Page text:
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New Russian-Armenian agreement on weapons supply to interfere with resolution of Karabakh conflict

16 October 2017 17:27 (UTC+04:00)
New Russian-Armenian agreement on weapons supply to interfere with resolution of Karabakh conflict

By Rashid Shirinov

Recently the Armenian government approved a draft new agreement with Russia which envisages granting of a defense loan in the amount of $100 million.

The draft agreement stipulates that the Russian side will provide Yerevan with state export credit for financing the supplies of military products of Russian production. The loan with the term of use from 2018 to 2022 will be issued with a maturity of 15 years at 3 percent per annum.

Earlier, in June 2015, the countries signed an agreement granting Russia’s state export loan of $200 million to Armenia for the acquisition of military goods of Russian production. Within the credit, Armenia acquires Russian multiple rocket launchers Smerch, anti-aircraft missile complexes Igla-S, complexes of electronic intelligence Avtobaza-M, heavy flamethrower systems TOS-1A and other weapons.

By pursuing such a policy in the South Caucasus, Russia violates its obligations as a co-chair of the OSCE Minsk Group, which is mediating in resolving of the Armenian-Azerbaijani conflict. Given the highly complicated situation in the region, it would be better on the part of Russia to seek for a peaceful solution of the Karabakh problem, to force Armenia to abandon its aggressive policy, and to take steps for effective process to change the current status quo in the conflict zone.

Obviously, such a step taken by Moscow indeed threatens security in the region and deals a blow to the principles of friendship, good neighborliness and strategic partnership of Russia and Azerbaijan.

Logically, many international experts have already condemned Russia’s decision to supply Armenia with this loan.

American political expert Peter Tase believes that the purchase of advanced weapons by the Armenian government is surely a threat to peace and stability in Europe.

Such an attitude will further instigate armed clashes in the line of contact, result in more innocent Azerbaijani civilians being killed by the very same weapons, as well as harm the socio-economic environment in the Caucasus region, , he told Trend on October 14.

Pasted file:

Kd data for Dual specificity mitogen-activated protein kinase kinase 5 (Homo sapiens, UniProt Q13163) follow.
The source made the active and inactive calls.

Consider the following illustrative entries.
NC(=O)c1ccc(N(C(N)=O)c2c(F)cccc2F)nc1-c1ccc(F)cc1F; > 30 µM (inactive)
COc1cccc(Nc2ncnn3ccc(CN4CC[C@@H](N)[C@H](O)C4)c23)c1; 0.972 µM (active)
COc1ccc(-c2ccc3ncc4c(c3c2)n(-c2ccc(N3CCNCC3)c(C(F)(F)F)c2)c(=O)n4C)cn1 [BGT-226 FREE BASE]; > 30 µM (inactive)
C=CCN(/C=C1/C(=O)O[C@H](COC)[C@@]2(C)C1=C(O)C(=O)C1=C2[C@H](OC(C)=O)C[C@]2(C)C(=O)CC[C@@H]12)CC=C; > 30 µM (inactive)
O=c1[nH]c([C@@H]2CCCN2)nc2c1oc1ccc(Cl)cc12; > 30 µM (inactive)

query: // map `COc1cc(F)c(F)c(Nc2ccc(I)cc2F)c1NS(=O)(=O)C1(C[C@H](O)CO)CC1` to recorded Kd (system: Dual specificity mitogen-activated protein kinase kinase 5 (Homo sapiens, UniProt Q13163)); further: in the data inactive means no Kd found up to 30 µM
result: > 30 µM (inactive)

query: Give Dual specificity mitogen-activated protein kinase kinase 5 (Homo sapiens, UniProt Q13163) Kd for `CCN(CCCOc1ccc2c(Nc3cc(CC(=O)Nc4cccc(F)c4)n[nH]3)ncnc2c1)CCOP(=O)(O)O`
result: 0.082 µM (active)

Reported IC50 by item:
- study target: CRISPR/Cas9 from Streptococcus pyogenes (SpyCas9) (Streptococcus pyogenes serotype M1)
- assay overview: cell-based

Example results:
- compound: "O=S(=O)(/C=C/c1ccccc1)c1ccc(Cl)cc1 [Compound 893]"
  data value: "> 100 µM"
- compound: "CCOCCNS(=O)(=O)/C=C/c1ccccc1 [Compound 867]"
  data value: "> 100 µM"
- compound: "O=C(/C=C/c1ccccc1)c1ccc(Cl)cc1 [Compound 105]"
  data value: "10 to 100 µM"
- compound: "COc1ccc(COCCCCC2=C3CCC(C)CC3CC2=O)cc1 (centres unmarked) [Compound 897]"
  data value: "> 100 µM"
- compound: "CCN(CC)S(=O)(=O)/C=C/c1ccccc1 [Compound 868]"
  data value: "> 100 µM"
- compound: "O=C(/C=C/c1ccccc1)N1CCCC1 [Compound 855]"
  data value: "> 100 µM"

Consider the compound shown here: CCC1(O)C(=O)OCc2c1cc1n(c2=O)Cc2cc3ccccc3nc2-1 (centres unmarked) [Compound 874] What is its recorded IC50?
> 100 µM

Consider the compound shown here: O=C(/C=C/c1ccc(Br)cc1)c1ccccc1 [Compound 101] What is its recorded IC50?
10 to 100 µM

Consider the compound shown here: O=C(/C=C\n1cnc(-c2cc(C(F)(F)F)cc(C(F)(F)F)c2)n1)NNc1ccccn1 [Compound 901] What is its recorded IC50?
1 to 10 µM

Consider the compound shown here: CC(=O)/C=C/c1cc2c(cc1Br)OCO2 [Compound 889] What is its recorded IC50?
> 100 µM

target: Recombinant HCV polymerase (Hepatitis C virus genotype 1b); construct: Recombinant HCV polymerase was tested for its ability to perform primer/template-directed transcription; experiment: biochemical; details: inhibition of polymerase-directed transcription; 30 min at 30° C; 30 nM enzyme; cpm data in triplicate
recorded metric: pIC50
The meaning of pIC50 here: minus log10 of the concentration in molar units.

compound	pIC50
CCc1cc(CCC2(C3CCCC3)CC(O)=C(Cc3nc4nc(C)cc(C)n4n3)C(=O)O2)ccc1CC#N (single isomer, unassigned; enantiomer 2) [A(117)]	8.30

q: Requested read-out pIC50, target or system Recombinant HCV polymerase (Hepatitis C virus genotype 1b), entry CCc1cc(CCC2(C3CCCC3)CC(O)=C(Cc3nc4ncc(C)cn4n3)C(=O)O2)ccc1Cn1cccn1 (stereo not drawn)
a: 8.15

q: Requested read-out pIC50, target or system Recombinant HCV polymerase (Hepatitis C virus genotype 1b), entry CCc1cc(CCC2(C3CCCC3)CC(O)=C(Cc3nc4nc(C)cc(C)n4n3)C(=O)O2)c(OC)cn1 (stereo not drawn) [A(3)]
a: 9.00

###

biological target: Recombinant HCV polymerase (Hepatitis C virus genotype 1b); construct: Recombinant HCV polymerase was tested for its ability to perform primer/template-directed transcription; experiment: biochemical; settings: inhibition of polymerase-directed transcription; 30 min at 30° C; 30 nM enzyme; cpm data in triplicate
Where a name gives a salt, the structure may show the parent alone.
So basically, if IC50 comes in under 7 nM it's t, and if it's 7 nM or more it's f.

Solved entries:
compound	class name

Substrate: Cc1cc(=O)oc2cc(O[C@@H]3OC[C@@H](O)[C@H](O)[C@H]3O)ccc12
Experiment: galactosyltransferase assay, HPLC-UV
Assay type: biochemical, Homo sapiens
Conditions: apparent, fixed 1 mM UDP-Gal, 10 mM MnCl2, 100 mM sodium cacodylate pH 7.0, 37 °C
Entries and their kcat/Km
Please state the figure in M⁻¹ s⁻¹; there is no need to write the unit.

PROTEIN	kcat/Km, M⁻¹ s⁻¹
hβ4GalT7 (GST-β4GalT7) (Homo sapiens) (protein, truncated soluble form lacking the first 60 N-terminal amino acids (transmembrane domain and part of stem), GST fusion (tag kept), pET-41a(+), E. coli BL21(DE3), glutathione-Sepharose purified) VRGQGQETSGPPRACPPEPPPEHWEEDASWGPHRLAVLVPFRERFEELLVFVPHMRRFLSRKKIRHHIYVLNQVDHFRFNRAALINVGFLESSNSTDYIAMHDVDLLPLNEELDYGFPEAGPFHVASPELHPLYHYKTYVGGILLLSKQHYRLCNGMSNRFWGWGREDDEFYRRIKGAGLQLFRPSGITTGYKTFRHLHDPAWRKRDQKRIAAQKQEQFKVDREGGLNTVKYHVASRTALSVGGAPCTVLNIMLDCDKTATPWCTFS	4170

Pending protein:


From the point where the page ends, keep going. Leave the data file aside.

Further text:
Nathalie Goulet, French senator and vice-chair of the Senate’s Foreign Affairs Committee, in turn noted that Russia’s weapon delivery to Armenia is a breach of trust, and it is also a breach of the Russian position as the OSCE Minsk co-chair.

“We do not need a new front in South Caucasus. We need to build the trust. We do not need foreign interferences. It is really not the right time,” she added.

Ariel Cohen, senior fellow at the Institute for Analysis of Global Security, has also commented on the issue. He told Trend that in the long term, concerning the money, Armenia will not be able to compete with Azerbaijan in terms of the quantity and quality of weapons Baku is purchasing. The expert also pointed out that it is time to consider a solution to the conflict and not waste money on weapons.

The Nagorno-Karabakh conflict continues for more than two decades and the constant arming of the conflicting sides does not contribute to the peaceful settlement of the conflict but, vice versa, delays it.

Given the level and intensity of bilateral relations, Azerbaijan expects from Russia more measured and deliberate steps, which correspond to its status of mediator in the peaceful settlement of the Nagorno-Karabakh conflict.


Rashid Shirinov is AzerNews’ staff journalist, follow him on Twitter: @RashidShirinov

Follow us on Twitter @AzerNewsAz

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